In 1988, my friend Larnie Fox asked me to perform an opening piece for a more substantial performance art piece he was going to do at the Salt Lake Media Center and i agreed. When i learned the venue and the date i realized that it would happen on my father's birthday. At that time, i hadn't cut my hair for a few years. I had a massive dark tangle on my head.

So i decided that my performance art piece would be, "Mom Cuts My Hair for Dad's Birthday," a re-enactment of my childhood haircuts which were given by my mother while i sat on a tall chair in the kitchen with a towel wrapped around my neck. I asked my parents, who liked my performance projects about as much as they liked my hair, if they would participate. They agreed.

The audience numbered about 100. I introduced my parents to the audience and from underneath my big hair i explained the conflicts we had had over my hair for so many years. My dad, Sam Weller, is a ham. He prepared for the evening by bringing one of my high school photos in which i had mysteriously looked respectable. He passed it through the crowd while making strong assertions about how good i could look with the right hair cut. Then, with a flourish he pulled the longest scissors i had ever seen from a pocket within his jacket.

Definitions of performance art have always been vague and it is common for some members of an audience to think that performance art is theater, dance or music. I guess some in the audience thought that this was some pretend thing. I was surprised as the gasps of horror that were emitted when my father cut off the first sizable handful. Then my mother took over with her own normal-sized scissors and finished the job. It was very casual and homey. And i was surprised at how much the audience seemed to enjoy it. Annie, a film maker who was also a hair stylist complimented the piece at the end of the evening. So also said that the cut was a bit crooked and offered to fix it free of charge. I accepted her offer and visited her within the week.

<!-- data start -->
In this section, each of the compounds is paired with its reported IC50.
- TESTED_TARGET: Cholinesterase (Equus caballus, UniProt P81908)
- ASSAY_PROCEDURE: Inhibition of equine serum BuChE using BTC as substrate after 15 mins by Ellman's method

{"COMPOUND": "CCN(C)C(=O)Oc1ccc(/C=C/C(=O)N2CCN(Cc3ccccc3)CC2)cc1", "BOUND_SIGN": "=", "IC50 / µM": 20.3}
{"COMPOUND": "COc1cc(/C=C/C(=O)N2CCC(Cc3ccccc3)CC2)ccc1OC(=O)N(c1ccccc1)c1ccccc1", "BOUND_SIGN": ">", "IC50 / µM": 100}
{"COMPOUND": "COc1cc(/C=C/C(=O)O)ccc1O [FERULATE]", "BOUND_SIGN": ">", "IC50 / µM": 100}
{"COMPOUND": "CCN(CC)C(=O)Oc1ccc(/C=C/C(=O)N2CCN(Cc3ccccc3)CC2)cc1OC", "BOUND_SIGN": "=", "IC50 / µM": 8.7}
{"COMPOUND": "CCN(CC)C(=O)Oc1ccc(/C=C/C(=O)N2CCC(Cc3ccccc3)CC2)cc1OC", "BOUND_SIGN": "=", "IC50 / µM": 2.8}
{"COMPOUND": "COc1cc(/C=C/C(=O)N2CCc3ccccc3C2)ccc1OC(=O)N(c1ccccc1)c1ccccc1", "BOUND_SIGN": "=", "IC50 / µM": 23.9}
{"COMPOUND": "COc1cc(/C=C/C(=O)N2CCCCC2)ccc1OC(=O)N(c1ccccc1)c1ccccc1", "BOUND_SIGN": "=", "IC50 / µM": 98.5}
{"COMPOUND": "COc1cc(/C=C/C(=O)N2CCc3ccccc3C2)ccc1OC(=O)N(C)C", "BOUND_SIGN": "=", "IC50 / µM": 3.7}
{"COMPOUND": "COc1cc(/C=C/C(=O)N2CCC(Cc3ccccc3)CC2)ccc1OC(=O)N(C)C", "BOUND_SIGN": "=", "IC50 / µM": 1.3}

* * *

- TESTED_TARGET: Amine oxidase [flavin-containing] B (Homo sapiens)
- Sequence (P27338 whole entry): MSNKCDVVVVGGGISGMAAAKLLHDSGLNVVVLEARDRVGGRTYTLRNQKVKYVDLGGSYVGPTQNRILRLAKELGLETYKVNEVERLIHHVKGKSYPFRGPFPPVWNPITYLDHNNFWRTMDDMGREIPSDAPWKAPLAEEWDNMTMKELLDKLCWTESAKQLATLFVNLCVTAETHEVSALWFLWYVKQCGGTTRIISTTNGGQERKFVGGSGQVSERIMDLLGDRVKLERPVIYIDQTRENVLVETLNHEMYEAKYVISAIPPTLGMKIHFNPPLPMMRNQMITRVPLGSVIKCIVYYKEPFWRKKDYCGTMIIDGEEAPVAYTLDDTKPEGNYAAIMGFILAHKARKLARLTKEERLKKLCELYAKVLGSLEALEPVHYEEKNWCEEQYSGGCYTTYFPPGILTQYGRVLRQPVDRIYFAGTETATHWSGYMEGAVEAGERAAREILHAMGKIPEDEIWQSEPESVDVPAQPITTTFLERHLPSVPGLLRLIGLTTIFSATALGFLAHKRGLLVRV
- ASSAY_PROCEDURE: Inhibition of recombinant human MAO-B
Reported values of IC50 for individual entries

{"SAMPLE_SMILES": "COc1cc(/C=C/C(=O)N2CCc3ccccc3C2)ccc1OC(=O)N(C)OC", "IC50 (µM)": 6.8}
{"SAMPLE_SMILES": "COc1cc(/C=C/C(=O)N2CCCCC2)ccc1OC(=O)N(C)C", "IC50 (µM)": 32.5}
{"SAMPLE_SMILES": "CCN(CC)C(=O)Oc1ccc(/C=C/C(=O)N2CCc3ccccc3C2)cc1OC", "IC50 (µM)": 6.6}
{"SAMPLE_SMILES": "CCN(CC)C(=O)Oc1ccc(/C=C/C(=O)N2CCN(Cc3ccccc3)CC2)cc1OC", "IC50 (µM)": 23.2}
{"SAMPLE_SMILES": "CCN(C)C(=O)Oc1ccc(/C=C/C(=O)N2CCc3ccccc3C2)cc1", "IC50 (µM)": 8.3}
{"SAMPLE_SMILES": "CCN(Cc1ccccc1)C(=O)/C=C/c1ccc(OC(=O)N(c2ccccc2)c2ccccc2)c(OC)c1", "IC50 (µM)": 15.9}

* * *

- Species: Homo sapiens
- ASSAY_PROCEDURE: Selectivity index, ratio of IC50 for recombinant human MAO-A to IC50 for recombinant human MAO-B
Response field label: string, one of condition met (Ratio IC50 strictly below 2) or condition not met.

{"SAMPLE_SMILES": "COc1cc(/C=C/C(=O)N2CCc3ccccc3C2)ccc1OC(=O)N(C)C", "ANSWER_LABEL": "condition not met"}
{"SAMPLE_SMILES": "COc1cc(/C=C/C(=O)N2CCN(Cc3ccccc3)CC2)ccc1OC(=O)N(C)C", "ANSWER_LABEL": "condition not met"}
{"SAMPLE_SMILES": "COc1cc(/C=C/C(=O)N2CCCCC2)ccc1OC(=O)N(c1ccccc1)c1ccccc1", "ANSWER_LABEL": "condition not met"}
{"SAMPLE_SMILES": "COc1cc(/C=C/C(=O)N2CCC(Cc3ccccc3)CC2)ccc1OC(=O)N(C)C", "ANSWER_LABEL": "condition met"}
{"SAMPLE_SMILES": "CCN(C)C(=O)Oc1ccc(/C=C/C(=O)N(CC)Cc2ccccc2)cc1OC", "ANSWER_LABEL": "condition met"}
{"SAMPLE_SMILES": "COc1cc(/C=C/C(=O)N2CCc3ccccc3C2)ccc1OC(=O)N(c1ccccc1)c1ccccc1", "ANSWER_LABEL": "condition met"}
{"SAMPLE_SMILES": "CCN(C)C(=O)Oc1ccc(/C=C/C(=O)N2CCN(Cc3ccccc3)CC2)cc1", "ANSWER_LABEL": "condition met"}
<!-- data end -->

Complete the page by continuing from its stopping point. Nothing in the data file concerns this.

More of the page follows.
That evening, after the performances, about a dozen of us ended up in Juniors, a bar, together. A friend of mine, Catherine Cheves, was among the group. I had known Cat for about seven years and always been attracted to her. I attempted to flirt with her but was so inept that she couldn't tell what i was doing. My last ditch effort was to offer her a ride home upon learning that she needed one. So i took her a her friend to her apartment at about midnight. She invited me in for another drink and i decided i would just hang around waiting for her friend to leave. I didn't know the friend was staying there at the time and couldn't even go to bed until i left. After too many drinks, i left at about 3:00 a.m., thwarted in my romantic efforts.

I was so annoyed with myself that when i got home, i wrote a drunken confessional letter to Catherine and delivered it the following day. It included an invitation to dinner and a play, the following week.

So on May 1st, 1988 with my new short hair, i had my first date with Cat. We are both careful people but years of friendship, numerous mutual friends, many common interests, and apparent mutual attraction caused us to fall rapidly toward one and other in love.

Meanwhile, my mother had gotten the inaccurate and hopeful impression that i had turned over some kind of new leaf with my hair. She tracked down Annie, and bought me a gift certificate worth six hair cuts. She thought it might last me a year. She was wrong. Now my relationship with Catherine seemed to also be linked to that haircut. I had been a longhair and a punk and had become sure that nothing i did would please everyone. I enjoyed the wildness of long hair. But I am also a late sleeper and impatient groomer. For those reasons, short hair was appealing. So with six free haircuts in hand, i decided i would cut my hair once annually in Spring and get a bit of both realities. I would be 1995 before i had to pay for the annual buzz.